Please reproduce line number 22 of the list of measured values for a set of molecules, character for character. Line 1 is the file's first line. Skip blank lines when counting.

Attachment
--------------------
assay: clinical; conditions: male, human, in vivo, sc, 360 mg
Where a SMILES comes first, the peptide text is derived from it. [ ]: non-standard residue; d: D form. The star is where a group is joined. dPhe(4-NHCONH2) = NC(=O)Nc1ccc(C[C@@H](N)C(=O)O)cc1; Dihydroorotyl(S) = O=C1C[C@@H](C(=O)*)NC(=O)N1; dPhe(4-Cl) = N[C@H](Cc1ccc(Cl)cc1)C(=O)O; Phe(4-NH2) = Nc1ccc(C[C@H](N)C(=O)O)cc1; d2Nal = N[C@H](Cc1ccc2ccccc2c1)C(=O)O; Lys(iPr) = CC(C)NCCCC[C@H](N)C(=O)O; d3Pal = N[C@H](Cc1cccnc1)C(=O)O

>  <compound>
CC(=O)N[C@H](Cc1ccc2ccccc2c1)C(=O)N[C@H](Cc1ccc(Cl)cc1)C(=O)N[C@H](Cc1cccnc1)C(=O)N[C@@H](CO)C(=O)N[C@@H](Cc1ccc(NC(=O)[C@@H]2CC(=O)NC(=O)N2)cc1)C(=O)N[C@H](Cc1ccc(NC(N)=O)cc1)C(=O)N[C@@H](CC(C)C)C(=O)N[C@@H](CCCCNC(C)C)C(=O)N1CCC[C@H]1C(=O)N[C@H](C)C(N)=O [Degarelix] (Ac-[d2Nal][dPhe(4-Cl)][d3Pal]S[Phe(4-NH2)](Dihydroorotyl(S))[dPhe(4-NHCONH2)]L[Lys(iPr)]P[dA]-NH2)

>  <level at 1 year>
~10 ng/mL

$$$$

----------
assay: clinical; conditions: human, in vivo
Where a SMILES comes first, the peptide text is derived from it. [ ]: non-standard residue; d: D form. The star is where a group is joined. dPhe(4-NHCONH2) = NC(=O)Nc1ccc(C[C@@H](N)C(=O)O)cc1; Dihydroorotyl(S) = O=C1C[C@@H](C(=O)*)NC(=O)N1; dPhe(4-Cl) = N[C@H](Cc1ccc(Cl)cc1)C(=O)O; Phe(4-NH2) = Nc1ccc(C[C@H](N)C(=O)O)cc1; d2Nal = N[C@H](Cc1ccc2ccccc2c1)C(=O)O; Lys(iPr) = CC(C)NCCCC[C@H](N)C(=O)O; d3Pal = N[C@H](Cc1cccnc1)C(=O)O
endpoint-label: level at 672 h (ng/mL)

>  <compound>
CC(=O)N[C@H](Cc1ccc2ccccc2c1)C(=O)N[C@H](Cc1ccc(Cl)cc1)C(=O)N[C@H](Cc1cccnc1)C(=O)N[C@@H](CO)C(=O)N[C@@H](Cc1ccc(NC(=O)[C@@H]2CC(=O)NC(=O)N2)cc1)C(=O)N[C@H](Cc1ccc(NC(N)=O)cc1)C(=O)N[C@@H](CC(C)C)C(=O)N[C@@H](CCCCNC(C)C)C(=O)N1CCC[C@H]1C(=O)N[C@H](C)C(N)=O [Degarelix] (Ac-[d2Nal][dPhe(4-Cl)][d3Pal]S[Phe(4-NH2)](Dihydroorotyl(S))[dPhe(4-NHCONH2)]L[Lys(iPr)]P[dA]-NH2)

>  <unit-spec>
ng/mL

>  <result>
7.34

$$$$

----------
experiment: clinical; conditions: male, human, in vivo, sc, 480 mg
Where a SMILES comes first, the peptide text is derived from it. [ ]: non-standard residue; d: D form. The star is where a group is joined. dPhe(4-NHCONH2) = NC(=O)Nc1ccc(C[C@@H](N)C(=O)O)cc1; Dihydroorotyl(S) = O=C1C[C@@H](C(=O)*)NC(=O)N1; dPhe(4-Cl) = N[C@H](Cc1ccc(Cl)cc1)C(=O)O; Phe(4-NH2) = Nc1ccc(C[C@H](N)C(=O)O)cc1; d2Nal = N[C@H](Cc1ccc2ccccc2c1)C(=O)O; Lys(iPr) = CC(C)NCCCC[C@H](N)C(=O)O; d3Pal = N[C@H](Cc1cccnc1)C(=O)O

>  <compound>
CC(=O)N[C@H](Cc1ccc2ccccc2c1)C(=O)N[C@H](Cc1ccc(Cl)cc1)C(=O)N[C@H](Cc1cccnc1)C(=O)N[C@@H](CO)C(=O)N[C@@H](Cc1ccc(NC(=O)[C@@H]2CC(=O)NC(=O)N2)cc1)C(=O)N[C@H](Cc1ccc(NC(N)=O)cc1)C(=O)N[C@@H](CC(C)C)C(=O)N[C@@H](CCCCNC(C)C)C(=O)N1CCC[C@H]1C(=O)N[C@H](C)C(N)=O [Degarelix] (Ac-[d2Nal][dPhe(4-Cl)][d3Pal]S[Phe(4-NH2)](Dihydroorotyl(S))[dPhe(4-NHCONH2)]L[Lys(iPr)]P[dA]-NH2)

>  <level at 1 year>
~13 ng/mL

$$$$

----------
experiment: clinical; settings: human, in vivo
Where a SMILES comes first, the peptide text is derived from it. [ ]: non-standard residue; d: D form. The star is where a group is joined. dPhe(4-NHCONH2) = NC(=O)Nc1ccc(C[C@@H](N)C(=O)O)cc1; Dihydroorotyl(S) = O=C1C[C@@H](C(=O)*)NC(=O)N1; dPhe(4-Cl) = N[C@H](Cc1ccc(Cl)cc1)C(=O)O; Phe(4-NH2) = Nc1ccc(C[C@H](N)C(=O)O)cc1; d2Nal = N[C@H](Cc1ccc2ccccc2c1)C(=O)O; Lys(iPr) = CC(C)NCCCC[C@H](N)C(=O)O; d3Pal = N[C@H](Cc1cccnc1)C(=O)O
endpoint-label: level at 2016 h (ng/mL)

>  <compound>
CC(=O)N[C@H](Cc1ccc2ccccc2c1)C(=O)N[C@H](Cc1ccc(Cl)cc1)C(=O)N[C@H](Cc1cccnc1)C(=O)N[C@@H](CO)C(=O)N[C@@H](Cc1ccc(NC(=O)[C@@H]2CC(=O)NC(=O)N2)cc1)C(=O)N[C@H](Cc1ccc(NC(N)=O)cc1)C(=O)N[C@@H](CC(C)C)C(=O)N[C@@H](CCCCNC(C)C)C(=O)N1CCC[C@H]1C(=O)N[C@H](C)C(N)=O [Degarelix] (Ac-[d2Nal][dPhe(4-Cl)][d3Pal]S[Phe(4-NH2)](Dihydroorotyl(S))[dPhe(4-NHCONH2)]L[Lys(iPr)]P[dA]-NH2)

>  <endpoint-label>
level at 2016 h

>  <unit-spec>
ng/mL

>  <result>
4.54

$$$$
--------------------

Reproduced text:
>  <compound>